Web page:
These viruses have a genome that consists of a strand of RNA. To make copies of themselves, they rely on a molecule called a polymerase to string together the individual building blocks of the viral genome. These are like the “letters” that we think of composing DNA.
Remdesivir is an “analog,” designed to mimic the appearance of one of the RNA letters, adenosine. It looks so similar that the polymerase can unknowingly pick it up instead of the real adenosine and insert it into the strand of viral genome that’s being constructed, like bringing home the wrong twin from summer camp. Once in place, the analog acts as a cap, preventing any additional pieces from being strung on. This leaves the strand short of the full genome. The virus can’t go on to replicate or infect other cells.
Because of this cunning strategy, researchers have tested the drug against other coronaviruses — like SARS and MERS — as well as other virus families, like Ebola. Though it’s a long way off from proved success and public implementation, hopes in the medical community are high: “There’s only one drug right now that we think may have real efficacy,” Bruce Aylward of the World Health Organization said in February. “And that’s remdesivir.”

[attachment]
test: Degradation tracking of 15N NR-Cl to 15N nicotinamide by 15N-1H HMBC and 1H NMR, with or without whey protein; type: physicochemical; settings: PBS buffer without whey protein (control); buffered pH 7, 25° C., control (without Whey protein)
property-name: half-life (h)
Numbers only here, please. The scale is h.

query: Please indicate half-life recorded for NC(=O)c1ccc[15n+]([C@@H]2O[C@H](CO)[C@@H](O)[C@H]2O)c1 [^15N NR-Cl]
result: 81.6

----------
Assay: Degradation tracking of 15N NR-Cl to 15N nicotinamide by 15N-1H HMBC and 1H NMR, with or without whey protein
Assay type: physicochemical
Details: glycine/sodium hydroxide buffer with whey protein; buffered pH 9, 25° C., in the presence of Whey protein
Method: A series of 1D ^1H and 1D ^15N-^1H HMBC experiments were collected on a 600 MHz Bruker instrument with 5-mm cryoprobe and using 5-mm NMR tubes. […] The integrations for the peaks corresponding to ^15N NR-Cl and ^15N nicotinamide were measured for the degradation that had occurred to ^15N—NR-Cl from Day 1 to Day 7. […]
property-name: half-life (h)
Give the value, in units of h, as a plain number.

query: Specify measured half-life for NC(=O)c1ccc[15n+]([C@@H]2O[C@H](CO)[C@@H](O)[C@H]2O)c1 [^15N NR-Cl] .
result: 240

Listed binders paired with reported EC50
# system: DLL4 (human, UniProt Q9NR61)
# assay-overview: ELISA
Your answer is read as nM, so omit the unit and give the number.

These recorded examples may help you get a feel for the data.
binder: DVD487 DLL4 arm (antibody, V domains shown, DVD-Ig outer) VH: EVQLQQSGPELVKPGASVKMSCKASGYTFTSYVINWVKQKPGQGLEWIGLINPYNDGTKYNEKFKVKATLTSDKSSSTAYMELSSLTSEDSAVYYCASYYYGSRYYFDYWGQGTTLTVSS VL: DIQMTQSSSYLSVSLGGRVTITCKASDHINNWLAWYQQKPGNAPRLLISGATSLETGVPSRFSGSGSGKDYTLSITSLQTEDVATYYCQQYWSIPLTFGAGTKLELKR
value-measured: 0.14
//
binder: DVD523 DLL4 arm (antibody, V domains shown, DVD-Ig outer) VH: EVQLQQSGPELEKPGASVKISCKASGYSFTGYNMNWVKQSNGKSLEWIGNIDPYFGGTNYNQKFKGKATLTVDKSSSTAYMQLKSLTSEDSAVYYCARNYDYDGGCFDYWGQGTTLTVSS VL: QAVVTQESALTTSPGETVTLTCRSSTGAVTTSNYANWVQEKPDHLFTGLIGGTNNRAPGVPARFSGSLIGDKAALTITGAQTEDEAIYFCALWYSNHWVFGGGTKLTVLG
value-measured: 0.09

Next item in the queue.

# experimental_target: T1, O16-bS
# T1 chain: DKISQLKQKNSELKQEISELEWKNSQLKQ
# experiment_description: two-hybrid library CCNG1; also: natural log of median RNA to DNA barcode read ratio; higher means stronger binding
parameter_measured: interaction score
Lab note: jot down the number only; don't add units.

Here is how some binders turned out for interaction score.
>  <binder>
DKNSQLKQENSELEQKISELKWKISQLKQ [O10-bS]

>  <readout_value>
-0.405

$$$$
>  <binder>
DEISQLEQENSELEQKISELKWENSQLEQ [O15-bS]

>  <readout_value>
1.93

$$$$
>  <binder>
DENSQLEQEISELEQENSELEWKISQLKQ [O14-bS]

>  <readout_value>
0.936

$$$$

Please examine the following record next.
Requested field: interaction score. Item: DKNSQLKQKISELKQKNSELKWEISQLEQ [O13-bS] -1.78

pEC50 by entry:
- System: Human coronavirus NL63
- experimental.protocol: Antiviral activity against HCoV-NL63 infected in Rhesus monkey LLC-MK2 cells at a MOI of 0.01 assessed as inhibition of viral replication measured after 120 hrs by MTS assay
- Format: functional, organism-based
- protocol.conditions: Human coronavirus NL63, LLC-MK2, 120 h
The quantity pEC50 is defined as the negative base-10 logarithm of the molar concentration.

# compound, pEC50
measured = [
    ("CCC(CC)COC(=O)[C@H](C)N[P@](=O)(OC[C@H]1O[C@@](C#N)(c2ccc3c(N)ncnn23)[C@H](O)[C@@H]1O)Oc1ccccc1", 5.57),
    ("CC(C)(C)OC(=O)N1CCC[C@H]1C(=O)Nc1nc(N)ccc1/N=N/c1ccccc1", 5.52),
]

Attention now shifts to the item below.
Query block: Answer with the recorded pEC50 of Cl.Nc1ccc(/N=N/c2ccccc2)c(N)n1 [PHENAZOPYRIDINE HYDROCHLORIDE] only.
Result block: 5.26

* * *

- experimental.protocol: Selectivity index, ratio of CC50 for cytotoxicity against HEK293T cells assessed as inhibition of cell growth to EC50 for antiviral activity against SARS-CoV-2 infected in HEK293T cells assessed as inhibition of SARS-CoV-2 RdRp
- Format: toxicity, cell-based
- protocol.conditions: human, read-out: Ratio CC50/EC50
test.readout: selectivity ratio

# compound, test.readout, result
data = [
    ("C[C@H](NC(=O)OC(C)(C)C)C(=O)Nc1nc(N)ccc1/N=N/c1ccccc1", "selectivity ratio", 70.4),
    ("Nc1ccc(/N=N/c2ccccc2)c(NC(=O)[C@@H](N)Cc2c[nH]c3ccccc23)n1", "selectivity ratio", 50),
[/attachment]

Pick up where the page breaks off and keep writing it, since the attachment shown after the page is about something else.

Convalescent plasma and hyperimmune globulin
Let’s break that down. Convalescent plasma is the liquid portion of the blood that carries cells and proteins; convalescent means it is taken from patients recovering from the virus. Hyperimmune globulins are a group of infection-fighting proteins taken from that plasma that are high in antibodies to a specific pathogen, in this case the coronavirus. According to the FDA, researchers are interested in determining if these “antibody-rich blood products … could shorten the length, or lessen the severity, of the illness.” In a study published in The Lancet in late February, the authors noted that convalescent plasma appeared to have some success in treating cases of past epidemics, like Ebola, and the H1N1 flu. “Evidence shows that convalescent plasma from patients who have recovered from viral infections can be used as a treatment without the occurrence of severe adverse events.” Therefore, the authors suggest it is “worthwhile to test the safety and efficacy of convalescent plasma transfusion.”